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Reform the Human Tissue Act to help medical research

Comment 1st July 2010

The Human Tissue Act 2004 is a important legislation in concept but as enacted, is far too complex, engendering a major beaurocracy and pervading areas where there no conceivable public interest such as retention of urine and faeces. The beaurocracy and associated costs severely limit the tissues that can be collected from the living for research purposes.

Whilst keeping consent central, the Act should be rationalised to remove the requirement for tissue tracking from living patients, Consent forms should be replaced by a national "Treatment Request" forms which have a standard clause allowing patients to agree to the use of tissues surplus to diagnosic requirements in medical research.

Why does this matter?

The Human Tissue Act 2004 is idiosyncratic reactive legislation which has engendered a large and expensive beauocracy and severely reduced the availiability of tissue available for medical research, at the same time increasing the relative expense for collection. The Human Tissue Authority costs over £4 million a year of tax payers money to run and has generated over 1000 pages of guidence about its regulatory function. The estimated front-line costs to each major hospital in the UK is £100,000 per year, enough for an extra 15 major operations per hospital. This does not account for the enormous amount of NHS man-hours spent in tracking, tracing and auditing tissues (including urine and faeces). The apprehension caused by the complexity of the Act and the tough stance of the Authority ,dissuades many clinicians from assisting in vital tissue collection for reseach. The extensive auditing/tracking requirements of the Act substantially increase the costs of tissue collection and therefore vital medical research.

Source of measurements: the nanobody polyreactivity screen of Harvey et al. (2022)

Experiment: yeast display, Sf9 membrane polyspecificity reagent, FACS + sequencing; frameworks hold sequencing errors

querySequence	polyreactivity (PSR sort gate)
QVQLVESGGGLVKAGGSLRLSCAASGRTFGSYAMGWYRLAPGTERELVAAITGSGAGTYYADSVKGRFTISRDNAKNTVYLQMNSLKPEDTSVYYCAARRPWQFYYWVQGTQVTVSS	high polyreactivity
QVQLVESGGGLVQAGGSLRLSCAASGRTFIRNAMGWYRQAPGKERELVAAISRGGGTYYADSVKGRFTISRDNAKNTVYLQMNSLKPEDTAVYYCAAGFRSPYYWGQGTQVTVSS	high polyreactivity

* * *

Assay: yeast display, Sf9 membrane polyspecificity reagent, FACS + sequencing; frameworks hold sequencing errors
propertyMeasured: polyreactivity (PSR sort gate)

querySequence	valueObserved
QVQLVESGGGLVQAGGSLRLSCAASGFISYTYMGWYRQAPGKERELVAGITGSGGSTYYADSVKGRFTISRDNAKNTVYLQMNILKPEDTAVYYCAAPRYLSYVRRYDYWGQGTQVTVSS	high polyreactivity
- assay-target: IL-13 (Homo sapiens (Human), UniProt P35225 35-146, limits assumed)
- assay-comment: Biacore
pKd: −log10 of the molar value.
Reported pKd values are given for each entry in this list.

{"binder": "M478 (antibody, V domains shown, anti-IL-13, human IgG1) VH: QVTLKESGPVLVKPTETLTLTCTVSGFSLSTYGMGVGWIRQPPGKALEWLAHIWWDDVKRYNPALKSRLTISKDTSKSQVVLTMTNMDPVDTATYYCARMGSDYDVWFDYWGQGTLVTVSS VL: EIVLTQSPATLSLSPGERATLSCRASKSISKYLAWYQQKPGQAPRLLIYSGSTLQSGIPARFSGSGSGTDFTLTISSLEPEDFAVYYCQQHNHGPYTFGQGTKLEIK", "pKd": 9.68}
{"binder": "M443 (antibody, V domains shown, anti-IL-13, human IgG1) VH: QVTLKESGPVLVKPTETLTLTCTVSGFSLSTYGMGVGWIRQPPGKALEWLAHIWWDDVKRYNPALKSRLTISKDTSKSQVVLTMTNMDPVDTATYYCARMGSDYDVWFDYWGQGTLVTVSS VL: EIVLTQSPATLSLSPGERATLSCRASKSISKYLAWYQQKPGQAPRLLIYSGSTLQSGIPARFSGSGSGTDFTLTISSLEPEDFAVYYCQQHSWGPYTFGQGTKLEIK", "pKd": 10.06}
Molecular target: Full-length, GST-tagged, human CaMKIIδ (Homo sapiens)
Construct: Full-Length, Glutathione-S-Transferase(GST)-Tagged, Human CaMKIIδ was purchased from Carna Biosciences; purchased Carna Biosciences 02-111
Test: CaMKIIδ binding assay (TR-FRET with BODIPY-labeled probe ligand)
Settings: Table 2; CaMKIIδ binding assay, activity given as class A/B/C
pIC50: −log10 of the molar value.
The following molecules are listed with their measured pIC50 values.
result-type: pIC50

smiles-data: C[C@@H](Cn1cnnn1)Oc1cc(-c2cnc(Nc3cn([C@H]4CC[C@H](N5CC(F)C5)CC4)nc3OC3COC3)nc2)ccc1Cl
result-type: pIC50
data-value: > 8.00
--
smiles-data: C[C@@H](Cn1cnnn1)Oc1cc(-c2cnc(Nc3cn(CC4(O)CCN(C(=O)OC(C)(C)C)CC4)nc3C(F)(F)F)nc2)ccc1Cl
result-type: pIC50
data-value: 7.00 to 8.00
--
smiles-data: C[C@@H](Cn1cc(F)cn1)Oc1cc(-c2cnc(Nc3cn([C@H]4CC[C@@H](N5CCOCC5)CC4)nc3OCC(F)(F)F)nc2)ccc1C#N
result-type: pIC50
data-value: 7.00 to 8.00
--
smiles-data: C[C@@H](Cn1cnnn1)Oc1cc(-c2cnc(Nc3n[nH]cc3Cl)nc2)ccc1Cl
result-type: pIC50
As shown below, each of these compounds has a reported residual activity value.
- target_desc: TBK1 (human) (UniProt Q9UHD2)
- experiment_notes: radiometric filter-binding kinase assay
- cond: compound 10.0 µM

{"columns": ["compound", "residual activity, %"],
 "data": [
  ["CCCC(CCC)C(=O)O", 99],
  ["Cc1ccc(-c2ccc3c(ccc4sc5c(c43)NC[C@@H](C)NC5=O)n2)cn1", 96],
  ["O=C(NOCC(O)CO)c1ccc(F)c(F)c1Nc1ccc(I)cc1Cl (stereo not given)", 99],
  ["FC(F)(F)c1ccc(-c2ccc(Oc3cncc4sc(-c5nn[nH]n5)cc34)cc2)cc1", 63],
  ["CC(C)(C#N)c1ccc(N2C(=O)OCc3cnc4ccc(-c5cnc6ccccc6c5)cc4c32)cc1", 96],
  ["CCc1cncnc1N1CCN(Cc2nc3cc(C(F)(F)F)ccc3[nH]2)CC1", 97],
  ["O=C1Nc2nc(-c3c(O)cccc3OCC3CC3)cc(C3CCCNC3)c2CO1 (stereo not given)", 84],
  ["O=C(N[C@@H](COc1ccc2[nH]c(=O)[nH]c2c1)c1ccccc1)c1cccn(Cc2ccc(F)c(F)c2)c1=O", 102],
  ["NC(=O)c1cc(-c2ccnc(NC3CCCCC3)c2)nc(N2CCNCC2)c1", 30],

Simple reforms to the Act and a national "Treatment Request" form with a standard clause agreeing to use of tissue for audit, teaching and research would save money and improve tissue availability.

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